So in that way we looked at games we remembered from that time period that experimented in a visual style. The games that we came up with were ones that players probably associate as well, Jet Set Radio, Viewtiful Joe, Okami… but also looking at character action games like Devil May Cry or Bayonetta, in which they were simple level based designs that focused on what they were good at rather than throwing everything gameplay idea.
But then we wanted to bring things up to spec with what gamers imagine now, so we put a lot of effort into pushing the visuals to a new version of stylization. We put an emphasis on fleshing out the characters with charm and personality, polishing up gameplay responsiveness, and giving the overall presentation a quick and modern feel which was very much inspired by the kinetic comedy action of filmmaker Edgar Wright.
PS: One of my favourite things about the game is the soundtrack – the handful of licensed songs is a stand-out bunch of tracks. How did it come to be that you were able to slot the likes of Nine Inch Nails, The Black Keys and The Prodigy into this wild idea for a game?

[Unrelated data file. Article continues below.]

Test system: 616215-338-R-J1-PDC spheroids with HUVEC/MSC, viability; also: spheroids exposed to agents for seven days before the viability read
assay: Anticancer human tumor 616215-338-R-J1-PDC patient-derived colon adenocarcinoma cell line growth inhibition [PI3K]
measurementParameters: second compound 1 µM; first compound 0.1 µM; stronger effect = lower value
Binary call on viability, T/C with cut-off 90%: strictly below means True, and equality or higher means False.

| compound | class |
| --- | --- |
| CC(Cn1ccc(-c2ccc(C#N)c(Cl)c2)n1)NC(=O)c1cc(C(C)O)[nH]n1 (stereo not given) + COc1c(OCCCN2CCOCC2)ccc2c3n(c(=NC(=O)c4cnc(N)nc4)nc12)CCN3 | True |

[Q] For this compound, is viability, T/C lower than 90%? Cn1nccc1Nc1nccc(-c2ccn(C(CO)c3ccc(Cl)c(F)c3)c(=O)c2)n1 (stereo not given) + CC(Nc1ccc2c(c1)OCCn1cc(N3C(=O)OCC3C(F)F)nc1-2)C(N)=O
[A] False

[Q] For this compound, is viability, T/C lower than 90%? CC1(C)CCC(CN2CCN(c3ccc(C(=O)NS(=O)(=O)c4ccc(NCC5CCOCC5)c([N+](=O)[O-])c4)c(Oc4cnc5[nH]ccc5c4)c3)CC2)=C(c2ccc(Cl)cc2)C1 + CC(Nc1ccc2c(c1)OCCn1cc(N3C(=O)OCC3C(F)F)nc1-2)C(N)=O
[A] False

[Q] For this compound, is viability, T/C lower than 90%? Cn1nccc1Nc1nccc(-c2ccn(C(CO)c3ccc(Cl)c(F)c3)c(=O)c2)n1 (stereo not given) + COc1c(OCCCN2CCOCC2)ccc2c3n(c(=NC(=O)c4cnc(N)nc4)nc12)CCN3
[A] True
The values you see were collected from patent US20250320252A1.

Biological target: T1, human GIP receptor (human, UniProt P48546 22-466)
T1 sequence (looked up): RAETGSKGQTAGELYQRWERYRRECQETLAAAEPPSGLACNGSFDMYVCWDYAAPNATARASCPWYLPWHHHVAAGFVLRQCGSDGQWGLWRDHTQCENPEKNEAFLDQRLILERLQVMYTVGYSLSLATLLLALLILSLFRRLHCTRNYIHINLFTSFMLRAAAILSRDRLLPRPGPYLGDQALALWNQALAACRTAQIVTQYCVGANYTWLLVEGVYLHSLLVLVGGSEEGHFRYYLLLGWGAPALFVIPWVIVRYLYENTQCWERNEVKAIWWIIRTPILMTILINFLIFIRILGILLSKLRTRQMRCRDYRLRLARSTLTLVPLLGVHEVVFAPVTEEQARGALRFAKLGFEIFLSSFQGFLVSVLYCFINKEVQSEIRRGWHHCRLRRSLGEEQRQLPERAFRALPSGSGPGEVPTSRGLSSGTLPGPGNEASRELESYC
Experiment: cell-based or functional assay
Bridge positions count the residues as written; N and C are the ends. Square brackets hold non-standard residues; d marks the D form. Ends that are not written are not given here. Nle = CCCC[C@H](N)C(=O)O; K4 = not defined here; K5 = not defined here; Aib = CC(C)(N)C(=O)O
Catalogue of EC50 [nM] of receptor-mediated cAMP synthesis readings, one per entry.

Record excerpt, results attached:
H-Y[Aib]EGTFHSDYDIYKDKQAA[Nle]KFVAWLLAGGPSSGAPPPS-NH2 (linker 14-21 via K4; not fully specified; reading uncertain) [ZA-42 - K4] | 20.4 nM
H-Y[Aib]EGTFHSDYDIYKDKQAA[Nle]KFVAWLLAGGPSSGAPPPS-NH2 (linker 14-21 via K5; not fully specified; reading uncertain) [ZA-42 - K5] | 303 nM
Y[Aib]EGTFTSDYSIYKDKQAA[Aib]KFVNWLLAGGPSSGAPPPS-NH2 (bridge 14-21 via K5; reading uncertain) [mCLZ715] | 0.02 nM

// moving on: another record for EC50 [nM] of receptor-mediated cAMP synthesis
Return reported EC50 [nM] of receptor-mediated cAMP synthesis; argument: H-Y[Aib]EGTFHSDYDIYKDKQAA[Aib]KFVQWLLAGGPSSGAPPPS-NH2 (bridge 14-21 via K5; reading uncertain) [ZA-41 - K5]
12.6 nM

JJ: The setlist itself was a personal taste of mine that I felt captured the time period we were trying to emulate. I wrote up this long list of artists and songs that I would like to have in the game, and eventually when the mechanics were decided we figured out from a song structure or BPM, what would actually work. Then when we thought we had what we wanted we had to proceed with licensing.
Honestly (pun intended), I had no idea the process and just assumed it would be a lot of No’s left and right, but surprisingly almost all the artists we wanted we were able to get. Some, because of just straight cost got ruled out, or some maybe didn’t get what we were making but I was blown away that we were able to get the artist we did. Granted it did take a while and there was a lot of elbow nudging but the team helping out with licensing made what we thought the impossible happen.
The songs work within the game well, so I hope for players who don’t know the artists for generational reasons, it exposes them to something new, but also I hope that at some point the artists can see what we did with the songs and integrated them into the game to see how they can be interpreted and used in a new way!
PS: Single-player, narrative driven games like this feel more rare every year, what keeps Tango putting its energy and effort into them?
JJ: The short answer: We don’t have any online programmers. Hah!
The long answer: I think the experiences we’ve been trying to make up until now just sort of naturally lend themselves to single player experiences. It’s something we have experience and feel capable of doing and never want to unnecessarily add in a feature that we don’t feel matches the experience. I would never rule it out though, if the experience we are trying to create would benefit from a multiplayer experience.